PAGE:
Dear Prudence: I'm a healthy woman standing 5-foot-5. Before I got married, I weighed 115 pounds. I didn't gain a lot of weight during pregnancy, either. But since our daughter was born (she is now 3), I've had little time for exercise or looking after myself. I now weigh 145 pounds. My doctor says I'm still in the healthy range of BMI and I feel OK. The problem is my husband, who constantly tells me I need to lose weight. At first he tried to say he was worried about my health, but later admitted that he's not as attracted to me as he once was. I am hurt and angry by this, and I am even more determined not to lose weight to please my man. We've argued a lot over my weight and appearance and now neither of us is attracted to each other. Should I lose my weight or should he change his attitude?
Prudence says: I can't tell you how many husbands (maybe yours!) write to me about this problem. They first try the "I want you to be healthy" route, to no effect. Then, usually after their wives press them, they "admit" that a large weight gain is a turn-off.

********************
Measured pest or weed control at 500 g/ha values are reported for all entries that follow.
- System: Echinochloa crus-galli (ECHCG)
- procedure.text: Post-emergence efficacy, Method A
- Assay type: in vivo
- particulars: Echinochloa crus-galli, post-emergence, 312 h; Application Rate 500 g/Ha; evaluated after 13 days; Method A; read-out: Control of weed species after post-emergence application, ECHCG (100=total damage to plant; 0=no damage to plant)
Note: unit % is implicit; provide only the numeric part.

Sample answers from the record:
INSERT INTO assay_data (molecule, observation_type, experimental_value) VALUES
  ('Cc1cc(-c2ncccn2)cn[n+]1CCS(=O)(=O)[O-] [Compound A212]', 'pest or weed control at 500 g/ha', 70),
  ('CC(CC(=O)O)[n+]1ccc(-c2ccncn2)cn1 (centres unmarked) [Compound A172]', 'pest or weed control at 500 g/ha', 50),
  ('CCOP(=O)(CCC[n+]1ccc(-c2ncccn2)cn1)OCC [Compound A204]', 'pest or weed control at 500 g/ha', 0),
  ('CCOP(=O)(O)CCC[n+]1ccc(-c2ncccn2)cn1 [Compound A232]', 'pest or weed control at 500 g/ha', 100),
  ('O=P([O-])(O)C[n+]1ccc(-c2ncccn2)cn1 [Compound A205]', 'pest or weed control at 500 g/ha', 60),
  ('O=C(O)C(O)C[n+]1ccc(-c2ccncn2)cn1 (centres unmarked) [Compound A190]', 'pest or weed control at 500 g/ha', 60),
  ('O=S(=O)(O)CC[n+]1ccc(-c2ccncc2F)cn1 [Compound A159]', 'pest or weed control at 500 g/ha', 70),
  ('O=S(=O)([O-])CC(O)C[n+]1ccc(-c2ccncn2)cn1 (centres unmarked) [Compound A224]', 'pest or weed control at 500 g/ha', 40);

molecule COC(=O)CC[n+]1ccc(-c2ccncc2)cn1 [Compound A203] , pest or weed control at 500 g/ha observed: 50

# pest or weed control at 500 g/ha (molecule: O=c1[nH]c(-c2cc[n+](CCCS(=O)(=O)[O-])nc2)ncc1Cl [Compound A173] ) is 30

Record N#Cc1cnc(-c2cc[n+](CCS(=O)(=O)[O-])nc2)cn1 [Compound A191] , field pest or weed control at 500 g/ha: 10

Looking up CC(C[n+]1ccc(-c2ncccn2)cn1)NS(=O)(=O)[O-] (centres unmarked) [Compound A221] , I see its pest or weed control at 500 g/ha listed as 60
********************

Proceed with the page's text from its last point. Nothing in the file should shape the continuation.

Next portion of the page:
I'm also concerned that your reason is that you say you don't have time to look after yourself or really care about your appearance anymore. Are you depressed? Are you so wrapped up in your daughter's life that you have lost a sense of your own autonomy? Ideally, your husband loves you no matter what your size, and vice versa. But I think it's fair for him to note that he married someone slender who no longer is and doesn't seem to care. You need to figure out for your own sake why you think being a mother is incompatible with keeping yourself in shape.
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